An up and coming Seattle musician is murdered

Mia Zapata

Mia Zapata

Since the 1990s, Seattle has been a hotspot for rock-n-roll music.  Nirvana, Pearl Jam, and Alice in Chains all came out of the local music scene.  Many people thought the next breakthrough band would be the Gits, a punk rock group fronted by a charismatic 27-year-old named Mia Zapata.  Mat Dresdner, a former member of the Gits, was a personal friend of Mia’s:

“I went to many shows where afterwards people didn’t even know I was up on stage because their eyes were so transfixed on Mia.”

But on July 7, 1993, Mia’s incredible voice was silenced.  At around 2:00 AM, she left a friend’s apartment.  An hour later, her body was found a couple of miles away.  She was lying face up in an almost Christ-like pose.  Mia Zapata had been raped, beaten, and then strangled to death.  Her death sent shock waves through the tight-knit music community in Seattle. Why had this promising and popular young singer been killed?  Was it an obsessed fan, a jealous enemy, or a complete stranger?

You might say Mia was born to be a star.  She grew up in Kentucky, the daughter of two television executives.  It was at Antioch College where she met the other three members of her band.  After five years of performing together, the Gits were attracting the attention of major record companies and planning their first full-scale U.S. tour.  According to Richard Zapata, it was like a dream come true for his daughter:

“I don’t think I can ever remember my daughter looking so satisfied, so content, so at ease with herself.”

The night of July 6, 1993, began at one of Mia’s favorite bars.  She met friends there at around 10:00 PM.  Mia was in town only briefly. She and the Gits had been on the road for three weeks and the tour was starting in a matter of days. When Mia left the Comet Tavern, she walked a block east, up Pike Street to a local rehearsal studio.  She then visited a friend who lived in the same building as the studio.  At around 2:00 AM, Mia left her friend’s apartment, saying she planned to take a cab home.  Because Mia didn’t have a driver’s license, she took taxis often and knew many of the local cabbies.  This led police and private investigator Leigh Hearon to one of their first scenarios—perhaps Mia was murdered by a cabdriver:

“Mia did not have difficulty expressing her opinion and sometimes this got her into trouble… She could’ve said something to a cabdriver that she knew that just made that person angry that night.”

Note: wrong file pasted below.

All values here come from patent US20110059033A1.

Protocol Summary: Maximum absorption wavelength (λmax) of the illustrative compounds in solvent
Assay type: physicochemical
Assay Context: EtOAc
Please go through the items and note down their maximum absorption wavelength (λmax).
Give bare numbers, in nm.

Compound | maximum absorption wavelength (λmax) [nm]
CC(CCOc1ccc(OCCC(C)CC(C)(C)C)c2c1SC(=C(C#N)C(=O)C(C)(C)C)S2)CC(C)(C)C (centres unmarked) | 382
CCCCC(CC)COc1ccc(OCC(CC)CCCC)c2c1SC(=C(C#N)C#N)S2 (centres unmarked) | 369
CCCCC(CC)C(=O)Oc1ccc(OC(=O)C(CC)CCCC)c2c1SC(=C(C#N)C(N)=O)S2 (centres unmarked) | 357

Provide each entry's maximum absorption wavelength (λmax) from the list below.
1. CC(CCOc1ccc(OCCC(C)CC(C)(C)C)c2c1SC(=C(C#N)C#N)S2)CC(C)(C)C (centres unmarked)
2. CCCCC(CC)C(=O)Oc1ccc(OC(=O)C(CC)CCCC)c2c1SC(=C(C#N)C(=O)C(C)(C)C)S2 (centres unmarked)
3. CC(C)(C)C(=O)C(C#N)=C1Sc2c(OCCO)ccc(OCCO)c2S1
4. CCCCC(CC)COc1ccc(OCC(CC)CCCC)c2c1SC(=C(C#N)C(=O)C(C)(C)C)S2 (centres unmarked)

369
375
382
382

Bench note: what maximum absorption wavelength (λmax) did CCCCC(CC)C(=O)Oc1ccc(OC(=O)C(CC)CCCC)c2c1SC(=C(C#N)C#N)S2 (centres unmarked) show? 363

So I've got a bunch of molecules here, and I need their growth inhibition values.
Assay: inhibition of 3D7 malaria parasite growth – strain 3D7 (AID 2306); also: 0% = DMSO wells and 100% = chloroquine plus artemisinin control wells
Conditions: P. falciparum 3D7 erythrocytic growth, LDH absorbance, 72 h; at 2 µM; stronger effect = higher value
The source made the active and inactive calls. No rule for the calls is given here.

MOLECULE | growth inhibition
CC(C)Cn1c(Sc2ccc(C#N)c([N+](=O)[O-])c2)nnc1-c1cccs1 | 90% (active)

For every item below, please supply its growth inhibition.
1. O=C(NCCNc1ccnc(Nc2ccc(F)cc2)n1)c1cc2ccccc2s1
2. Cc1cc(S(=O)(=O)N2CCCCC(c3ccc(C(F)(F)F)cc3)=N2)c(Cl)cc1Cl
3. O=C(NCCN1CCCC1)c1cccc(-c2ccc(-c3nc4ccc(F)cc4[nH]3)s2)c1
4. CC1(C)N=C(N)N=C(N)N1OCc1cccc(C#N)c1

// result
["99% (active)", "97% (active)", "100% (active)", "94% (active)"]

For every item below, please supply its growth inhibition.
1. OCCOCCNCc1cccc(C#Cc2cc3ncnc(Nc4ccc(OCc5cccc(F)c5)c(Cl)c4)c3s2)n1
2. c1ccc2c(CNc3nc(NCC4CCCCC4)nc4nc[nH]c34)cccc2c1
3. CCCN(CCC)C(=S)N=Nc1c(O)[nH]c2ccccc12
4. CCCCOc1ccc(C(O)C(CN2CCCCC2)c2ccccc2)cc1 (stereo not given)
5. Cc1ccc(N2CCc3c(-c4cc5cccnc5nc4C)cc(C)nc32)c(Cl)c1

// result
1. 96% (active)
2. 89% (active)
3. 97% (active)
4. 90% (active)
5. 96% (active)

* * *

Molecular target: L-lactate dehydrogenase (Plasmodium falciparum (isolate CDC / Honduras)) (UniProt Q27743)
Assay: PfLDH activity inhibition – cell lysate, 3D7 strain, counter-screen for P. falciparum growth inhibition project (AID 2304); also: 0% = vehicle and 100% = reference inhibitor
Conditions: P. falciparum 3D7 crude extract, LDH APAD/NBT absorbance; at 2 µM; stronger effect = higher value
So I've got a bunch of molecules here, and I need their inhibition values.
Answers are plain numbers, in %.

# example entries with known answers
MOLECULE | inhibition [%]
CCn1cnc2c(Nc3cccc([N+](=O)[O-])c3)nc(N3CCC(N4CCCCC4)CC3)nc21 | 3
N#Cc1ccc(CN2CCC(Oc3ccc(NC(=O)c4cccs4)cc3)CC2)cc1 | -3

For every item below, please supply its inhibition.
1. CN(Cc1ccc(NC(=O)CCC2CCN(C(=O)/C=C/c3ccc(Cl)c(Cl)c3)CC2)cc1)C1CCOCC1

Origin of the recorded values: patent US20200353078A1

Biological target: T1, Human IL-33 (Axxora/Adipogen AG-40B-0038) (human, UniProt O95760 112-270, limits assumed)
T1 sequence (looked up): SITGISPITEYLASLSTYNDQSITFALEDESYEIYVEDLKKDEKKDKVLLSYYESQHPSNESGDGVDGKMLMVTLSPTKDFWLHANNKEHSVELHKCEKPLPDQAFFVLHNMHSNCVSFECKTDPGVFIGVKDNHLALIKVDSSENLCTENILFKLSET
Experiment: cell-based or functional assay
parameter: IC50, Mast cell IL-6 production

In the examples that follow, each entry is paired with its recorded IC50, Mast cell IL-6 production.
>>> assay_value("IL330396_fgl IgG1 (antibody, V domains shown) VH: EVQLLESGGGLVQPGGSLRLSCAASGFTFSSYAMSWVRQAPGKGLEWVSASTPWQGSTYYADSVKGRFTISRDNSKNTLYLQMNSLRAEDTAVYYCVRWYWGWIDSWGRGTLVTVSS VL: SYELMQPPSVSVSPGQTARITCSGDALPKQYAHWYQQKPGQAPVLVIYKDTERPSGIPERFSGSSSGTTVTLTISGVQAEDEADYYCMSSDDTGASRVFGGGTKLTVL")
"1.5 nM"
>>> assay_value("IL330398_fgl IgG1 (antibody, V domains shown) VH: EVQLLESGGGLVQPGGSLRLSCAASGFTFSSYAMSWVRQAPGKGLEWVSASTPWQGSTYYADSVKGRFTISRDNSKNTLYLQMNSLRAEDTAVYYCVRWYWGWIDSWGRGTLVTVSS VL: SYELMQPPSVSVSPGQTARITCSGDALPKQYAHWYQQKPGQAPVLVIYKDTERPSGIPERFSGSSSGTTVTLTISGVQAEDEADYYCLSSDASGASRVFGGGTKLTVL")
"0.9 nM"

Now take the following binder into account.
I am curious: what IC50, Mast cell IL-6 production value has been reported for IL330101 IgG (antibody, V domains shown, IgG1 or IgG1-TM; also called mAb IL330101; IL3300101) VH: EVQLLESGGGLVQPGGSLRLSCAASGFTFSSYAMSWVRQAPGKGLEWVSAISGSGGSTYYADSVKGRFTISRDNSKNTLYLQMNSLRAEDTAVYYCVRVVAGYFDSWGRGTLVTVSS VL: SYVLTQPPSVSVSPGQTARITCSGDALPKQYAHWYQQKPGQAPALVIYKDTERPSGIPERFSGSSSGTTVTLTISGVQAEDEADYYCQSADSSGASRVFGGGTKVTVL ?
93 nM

Did Mia take a cab that night?

Did Mia take a cab that night?

However, none of the cab drivers reported picking up Mia that night.  About the same time, the bars were closing, and some of her friends were hailing cabs of their own.  No one saw Mia.  Private Investigator Leigh Hearon had a second theory:

“She also could’ve gone in the opposite direction.  A friend had asked her to spend the night. She lived about five blocks away. She could’ve gone down eleventh, past the reservoir, and something could’ve occurred there.”

In fact, something did occur.  But according to Hearon, whether it had anything to do with Mia’s death remains a mystery:

“One of the earliest clues that the police received was from a man who had heard a scream—a terrifying scream that night.  He was so distraught by it that he actually rushed to see what was going on, but he saw nothing.  He lived, however, very close to the reservoir on eleventh where Mia could’ve gone.”

A third and final theory was that Mia never left the building where she was last seen.  The day after her murder, one of Mia’s friends stopped by the rehearsal studio and discovered a Gits demo tape and Mia’s personal microphone.  According to Hearon, Mia rarely let her microphone out of sight:

“We don’t know whether she left it there after practice that night or whether she went back to the studio after visiting her friend.  Something happened there, and this was simply left.”

Mia’s body was found about two miles from the studio and about three miles from the street where the man heard the screams.  Despite a thorough search of the area, Detective Tom Pike of the Seattle Police Homicide Unit noted that little forensic evidence was found:

“This particular investigation has been difficult because we’re faced with a situation where we don’t know where the actual crime scene was where the murder took place. We obviously only know where we found Mia, which we don’t believe is the same.”

Without a crime scene or witnesses, leads quickly faded.  As the police investigation stalled, the remaining Gits decided to take action.  They hired private investigator Leigh Hearon and staged benefit concerts to raise money for the investigation.  The response was overwhelming.  Seattle’s leading musicians got involved, including Nirvana and rocker Joan Jett:

“I want more than anything for them to be able to find out what happened so there could be some resolution for everybody, because everyone’s been working real hard trying to find this person who did this.”

Who killed Mia Zapata and why? The police believe it was a random murder. But investigator Leigh Hearon believes otherwise. She is convinced that Mia knew her killer and that the killer may not have acted alone:

“I think it’s entirely likely that a second person was involved in transporting Mia’s body, if not in the actual homicide.  I base this on the fact that Mia’s body was found with her arms out and her legs crossed, as if two people had been carrying her and laid her down.”


Ten years after Mia Zapata was killed, Seattle police tested DNA from the case against a national database.  They found a match.  Jesus Mezquia, a felon living in Miami, Florida, was arrested and charged with murder.  Mezquia did not know Mia Zapata but lived just three blocks from where her body was found.  Mezquia was convicted of first-degree murder and sentenced to 36 years in prison.